Hey y’all, today I’m sharing tips on how to optimize your images for Pinterest and make them more pinnable. I learned most of this in a session at SNAP last year. And as I was sitting in the session taking notes, I kept experiencing what I call “duh” moments. Like why didn’t I think of that? But the truth is, I didn’t analyze what was right in front of me until someone pointed it out. Many of you may already know these things, but I also see a lot of blogs I read not doing these things, so I want to give everyone an opportunity to have your own “duh” moment.
Make your images more pinnable in 5 easy steps:
Have a great image
Put it on top of the post
Make sure it’s portrait, not square or landscape
Optimize with alt tags
Let’s talk more about each of these steps.
Start with a great image
This one I expect you know if you write a blog at all – you’re striving to make your images the best they can be. So I’m not going to go into much detail here, but I will share this funny photo – this is what I had to do
to get this image:
Yup, the only good light in my house at the point I had to take that photo was in my bathtub. Do what you gotta do.
And if you’re looking to improve your photography, I highly recommend both the Mamarazzi series on Delia Creates and the Photography posts by It’s Always Autumn.
Also, make sure your image is size optimized for the web – read this post on Image Sizes for more.
Put Your Pinnable Image at the Top of Your Post
When people use the Pin It button from their computer, they don’t want to look through tons of images. Make sure your pinnable image is at the top of your post so it shows up first or near first when they hit that Pin It button.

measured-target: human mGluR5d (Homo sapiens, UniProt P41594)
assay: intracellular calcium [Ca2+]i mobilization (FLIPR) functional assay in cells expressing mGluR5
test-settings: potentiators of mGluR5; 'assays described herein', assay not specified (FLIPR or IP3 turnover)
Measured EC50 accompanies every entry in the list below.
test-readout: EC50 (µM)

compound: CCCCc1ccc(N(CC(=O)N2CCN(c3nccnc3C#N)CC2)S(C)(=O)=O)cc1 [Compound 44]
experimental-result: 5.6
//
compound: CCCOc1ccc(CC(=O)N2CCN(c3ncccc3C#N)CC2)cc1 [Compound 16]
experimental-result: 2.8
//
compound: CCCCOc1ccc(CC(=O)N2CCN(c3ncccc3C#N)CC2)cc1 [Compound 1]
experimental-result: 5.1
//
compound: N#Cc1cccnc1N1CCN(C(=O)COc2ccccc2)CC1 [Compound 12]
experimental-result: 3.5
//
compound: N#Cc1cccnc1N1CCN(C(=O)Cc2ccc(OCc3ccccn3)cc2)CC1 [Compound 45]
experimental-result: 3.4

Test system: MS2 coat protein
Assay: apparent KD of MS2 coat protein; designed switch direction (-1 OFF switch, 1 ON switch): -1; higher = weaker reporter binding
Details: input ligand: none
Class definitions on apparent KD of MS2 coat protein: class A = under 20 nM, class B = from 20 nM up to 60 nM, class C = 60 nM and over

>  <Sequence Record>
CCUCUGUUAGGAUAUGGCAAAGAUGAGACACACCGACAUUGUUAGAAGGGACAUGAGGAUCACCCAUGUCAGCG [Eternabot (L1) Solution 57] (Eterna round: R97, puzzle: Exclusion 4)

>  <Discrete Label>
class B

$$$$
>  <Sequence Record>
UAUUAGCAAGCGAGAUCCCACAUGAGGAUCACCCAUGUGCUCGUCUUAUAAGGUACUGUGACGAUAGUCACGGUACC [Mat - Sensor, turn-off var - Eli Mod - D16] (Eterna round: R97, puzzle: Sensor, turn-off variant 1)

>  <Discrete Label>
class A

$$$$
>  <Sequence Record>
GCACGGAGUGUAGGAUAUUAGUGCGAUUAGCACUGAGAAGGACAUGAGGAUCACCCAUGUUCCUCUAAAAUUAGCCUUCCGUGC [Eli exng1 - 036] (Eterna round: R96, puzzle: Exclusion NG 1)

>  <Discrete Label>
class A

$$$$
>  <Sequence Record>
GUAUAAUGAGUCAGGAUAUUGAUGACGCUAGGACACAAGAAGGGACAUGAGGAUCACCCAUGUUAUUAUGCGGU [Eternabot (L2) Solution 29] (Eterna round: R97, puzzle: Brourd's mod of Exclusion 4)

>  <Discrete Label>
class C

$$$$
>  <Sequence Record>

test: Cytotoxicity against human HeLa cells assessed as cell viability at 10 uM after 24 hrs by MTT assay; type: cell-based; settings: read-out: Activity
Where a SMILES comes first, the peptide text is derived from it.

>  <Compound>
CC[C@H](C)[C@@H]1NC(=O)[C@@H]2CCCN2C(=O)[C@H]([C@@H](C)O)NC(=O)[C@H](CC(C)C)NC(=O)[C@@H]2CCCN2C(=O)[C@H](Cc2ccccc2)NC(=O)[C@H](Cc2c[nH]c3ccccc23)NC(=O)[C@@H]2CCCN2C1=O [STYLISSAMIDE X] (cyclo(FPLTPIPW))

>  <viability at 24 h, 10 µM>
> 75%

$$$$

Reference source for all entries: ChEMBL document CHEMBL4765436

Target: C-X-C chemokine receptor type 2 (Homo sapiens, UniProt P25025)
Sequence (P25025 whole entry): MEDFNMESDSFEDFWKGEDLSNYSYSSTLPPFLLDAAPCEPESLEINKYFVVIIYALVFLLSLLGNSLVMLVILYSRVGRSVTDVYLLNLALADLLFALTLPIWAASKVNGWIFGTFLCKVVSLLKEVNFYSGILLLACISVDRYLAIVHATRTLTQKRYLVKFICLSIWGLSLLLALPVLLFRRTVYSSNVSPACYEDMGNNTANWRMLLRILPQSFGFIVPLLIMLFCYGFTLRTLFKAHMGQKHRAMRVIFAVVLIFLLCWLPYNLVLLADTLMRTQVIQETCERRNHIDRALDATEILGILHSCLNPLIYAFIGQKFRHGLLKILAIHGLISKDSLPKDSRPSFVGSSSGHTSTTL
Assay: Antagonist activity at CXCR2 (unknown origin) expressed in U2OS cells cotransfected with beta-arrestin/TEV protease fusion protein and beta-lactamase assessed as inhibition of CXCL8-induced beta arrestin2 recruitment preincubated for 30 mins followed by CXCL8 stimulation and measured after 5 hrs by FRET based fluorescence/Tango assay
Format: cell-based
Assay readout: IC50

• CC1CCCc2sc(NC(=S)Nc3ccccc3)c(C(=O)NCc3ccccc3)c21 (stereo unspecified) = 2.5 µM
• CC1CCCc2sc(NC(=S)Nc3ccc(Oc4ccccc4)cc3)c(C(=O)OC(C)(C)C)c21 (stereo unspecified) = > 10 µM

Make Sure Your Image is Portrait
This was my biggest “duh” moment. The way pins are formatted, a portrait style photo will take more visual space on the page. More visual space=more likely to be seen=more likely to be pinned. Here’s a screenshot from my Pinterest board so you can see what I mean.
What if you have an old post with square or landscape images? These are easy to update. Collage your images onto a portrait background, and voila! Pinterest optimized.
When people are pinning tutorials, they like to know what the tutorial will show them how to do. If it has a free pattern or printable component, all the better. So add text to your top photo that tells them what your tutorial will share.
Optimize Your Images with Alt Tags
Alt tags allow you to customize the text that appears when someone uses the Pin It button on their computer to pin an image from your site. I have a whole tutorial here on how to do this in both Blogger and Wordpress.
Follow those 5 easy steps and watch your images get repinned more!
Thanks Melly, used your tips right away for my post for the roots sewing series tomorrow…
Thanks for these! I have a problem with the vertical pics because if I size them as big as I’d like them to, blogger publishes them blurry which is really frustrating to me. But the tips is great, nonetheless. Switching to WP might be in order :).
Oy, the tips *ARE* great. Sorry about that!
Great tips! I’ve been working on some of this (need to check into the alt tags) and have already seen a jump in Pinterest traffic.
You’re so smart. I don’t blog, but I read a lot of blogs and pin a lot of projects. It is just so much easier to actually USE pins when bloggers put their name & the name of the project on the actual picture.
Thanks for the tips! I definitely hadn’t thought of the portrait one 🙂
Thanks for these! I didn’t know that about the alt text, going back and fixing my photos now 🙂
Thanks for the great tips Melissa!
Thank you for the tips! 🙂 going to use some!
I always love the “want to know what was really happening” pull back on a picture. It makes me feel less crazy when I’m taking pictures in my own tub haha